There’s just one big problem: Microsoft doesn’t let you set a wired Ethernet connection as a metered connection. If your home Internet service provider has data caps and you’re hooked up via a normal Ethernet connection, there’s no way to restrict those Windows Updates without shelling out $100 for the Professional edition of Windows 10.

This is reminiscent of the original Xbox One, which demanded a nearly always-on Internet connection. Microsoft just assumes all its users have broadband Internet connections without any data caps and doesn’t seem to understand the connections many people have to deal with.

People Are Upset About Privacy, and Microsoft Isn’t Communicating Well

Windows 10 is currently under a firestorm of controversy — even now being discussed in the mainstream media — over privacy concerns. Windows 10 is a big shift from Windows 7 and includes many more features that phone home to the mothership. Some of these can’t even be disabled. For example, the telemetry feature can only be disabled entirely on Enterprise versions of Windows.

Microsoft should be explaining this a lot better and making it simpler to understand. We categorized 30 different privacy settings located all across Windows 10’s interface and the web, some of which offered confusingly vague explanations. Had Microsoft arranged these options in a better way with more explanation, they at least could have dulled some of the criticism. We feel a lot of the criticism is overblown, but Microsoft isn’t helping itself by remaining silent.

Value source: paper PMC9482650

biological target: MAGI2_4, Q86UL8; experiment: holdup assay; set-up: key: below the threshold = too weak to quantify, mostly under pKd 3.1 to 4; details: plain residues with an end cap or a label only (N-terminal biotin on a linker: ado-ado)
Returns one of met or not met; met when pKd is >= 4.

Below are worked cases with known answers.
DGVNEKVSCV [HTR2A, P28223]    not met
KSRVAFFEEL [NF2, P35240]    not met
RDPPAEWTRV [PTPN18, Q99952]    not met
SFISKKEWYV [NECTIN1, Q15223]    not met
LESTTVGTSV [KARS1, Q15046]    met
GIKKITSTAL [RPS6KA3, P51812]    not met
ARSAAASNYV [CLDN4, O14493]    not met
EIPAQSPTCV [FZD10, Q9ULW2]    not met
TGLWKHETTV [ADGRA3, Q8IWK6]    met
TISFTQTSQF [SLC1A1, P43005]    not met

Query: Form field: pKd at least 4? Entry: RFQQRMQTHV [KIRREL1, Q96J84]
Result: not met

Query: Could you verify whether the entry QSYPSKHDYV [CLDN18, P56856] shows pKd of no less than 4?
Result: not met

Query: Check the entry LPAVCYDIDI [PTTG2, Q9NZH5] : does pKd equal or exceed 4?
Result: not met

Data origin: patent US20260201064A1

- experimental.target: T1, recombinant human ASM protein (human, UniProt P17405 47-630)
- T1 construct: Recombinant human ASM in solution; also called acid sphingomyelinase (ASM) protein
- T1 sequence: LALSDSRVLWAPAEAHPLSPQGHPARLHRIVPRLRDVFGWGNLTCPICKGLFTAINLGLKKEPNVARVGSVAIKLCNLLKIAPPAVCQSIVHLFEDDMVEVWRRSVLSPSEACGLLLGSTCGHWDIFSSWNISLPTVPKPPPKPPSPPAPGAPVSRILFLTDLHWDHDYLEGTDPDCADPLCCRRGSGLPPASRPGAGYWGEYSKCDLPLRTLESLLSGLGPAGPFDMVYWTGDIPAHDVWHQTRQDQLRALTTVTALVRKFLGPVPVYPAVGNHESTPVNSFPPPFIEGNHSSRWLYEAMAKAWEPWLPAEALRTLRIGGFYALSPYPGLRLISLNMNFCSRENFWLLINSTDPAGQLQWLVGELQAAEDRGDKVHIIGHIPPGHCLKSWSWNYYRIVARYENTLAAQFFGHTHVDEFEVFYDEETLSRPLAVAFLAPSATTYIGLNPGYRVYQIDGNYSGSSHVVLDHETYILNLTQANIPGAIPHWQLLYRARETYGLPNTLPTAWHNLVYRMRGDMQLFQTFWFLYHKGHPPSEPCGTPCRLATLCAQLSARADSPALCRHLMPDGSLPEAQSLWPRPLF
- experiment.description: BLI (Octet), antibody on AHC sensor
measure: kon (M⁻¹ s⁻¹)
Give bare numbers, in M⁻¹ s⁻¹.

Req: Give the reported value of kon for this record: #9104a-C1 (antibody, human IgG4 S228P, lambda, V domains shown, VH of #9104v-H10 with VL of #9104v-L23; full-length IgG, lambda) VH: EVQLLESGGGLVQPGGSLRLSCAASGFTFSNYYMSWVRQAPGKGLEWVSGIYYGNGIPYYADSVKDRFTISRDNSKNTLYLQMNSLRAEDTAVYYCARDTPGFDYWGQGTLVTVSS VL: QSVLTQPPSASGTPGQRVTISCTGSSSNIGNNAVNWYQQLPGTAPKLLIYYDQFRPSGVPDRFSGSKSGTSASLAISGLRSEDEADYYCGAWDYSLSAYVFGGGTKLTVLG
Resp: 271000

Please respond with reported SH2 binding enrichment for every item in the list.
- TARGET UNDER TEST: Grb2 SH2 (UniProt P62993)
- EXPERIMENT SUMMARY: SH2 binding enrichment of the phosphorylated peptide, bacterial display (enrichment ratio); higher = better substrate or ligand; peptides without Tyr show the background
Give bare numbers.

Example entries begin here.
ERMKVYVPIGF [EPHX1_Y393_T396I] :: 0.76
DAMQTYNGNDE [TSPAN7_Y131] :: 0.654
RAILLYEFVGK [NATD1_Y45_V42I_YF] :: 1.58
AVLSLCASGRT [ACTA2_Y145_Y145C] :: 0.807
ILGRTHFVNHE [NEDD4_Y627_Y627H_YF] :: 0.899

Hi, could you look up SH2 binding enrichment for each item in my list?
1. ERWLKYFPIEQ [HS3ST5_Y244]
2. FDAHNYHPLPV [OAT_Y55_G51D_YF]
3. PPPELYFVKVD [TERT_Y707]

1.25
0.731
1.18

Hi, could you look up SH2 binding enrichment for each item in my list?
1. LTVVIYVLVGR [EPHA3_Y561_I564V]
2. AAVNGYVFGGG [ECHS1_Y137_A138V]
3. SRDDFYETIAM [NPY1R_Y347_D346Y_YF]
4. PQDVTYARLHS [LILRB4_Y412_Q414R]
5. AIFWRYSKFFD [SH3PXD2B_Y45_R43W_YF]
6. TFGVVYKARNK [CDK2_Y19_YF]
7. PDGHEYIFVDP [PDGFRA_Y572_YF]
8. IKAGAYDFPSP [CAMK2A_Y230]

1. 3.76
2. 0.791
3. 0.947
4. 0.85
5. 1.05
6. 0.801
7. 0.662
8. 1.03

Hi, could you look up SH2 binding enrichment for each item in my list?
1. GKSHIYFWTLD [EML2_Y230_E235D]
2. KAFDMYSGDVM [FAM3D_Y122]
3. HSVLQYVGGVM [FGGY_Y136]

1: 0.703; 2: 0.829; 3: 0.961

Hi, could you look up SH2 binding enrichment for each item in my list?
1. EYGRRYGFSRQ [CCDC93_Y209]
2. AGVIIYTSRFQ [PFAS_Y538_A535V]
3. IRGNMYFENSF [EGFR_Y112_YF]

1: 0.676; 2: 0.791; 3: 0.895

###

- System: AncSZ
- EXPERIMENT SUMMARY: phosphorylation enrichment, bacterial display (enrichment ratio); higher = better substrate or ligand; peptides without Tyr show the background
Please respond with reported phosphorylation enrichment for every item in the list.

Worse yet, Microsoft is charging onwards despite criticism. Updates to Windows 7 and 8.1 add the telemetry service from Windows 10, making Windows users sticking with older versions of Windows for privacy reasons upset.

“By applying this service, you can add benefits from the latest version of Windows to systems that have not yet upgraded,” says Microsoft’s patch note. That’s just a ridiculous explanation — Microsoft may be getting some benefit out of collecting telemetry data, but the average Windows 7 or 8 user isn’t getting a “benefit from the latest version of Windows” after the telemetry service is installed.

Microsoft Won’t Give You Patch Notes; Deal With It

Microsoft is charging ahead with their vision of Windows as a service, planning to constantly update Windows 10 with new features going forward. Faced with all these constant updates, you — or businesses concerned about change — might want to see what these updates actually do.

But Microsoft has no plans to actually provide any patch notes so you can figure out what they’re changing. Microsoft might occasionally provide information about big changes if they feel like it, but that’s it. There are now reports that Microsoft may provide some patch notes to enterprises, but that would be it.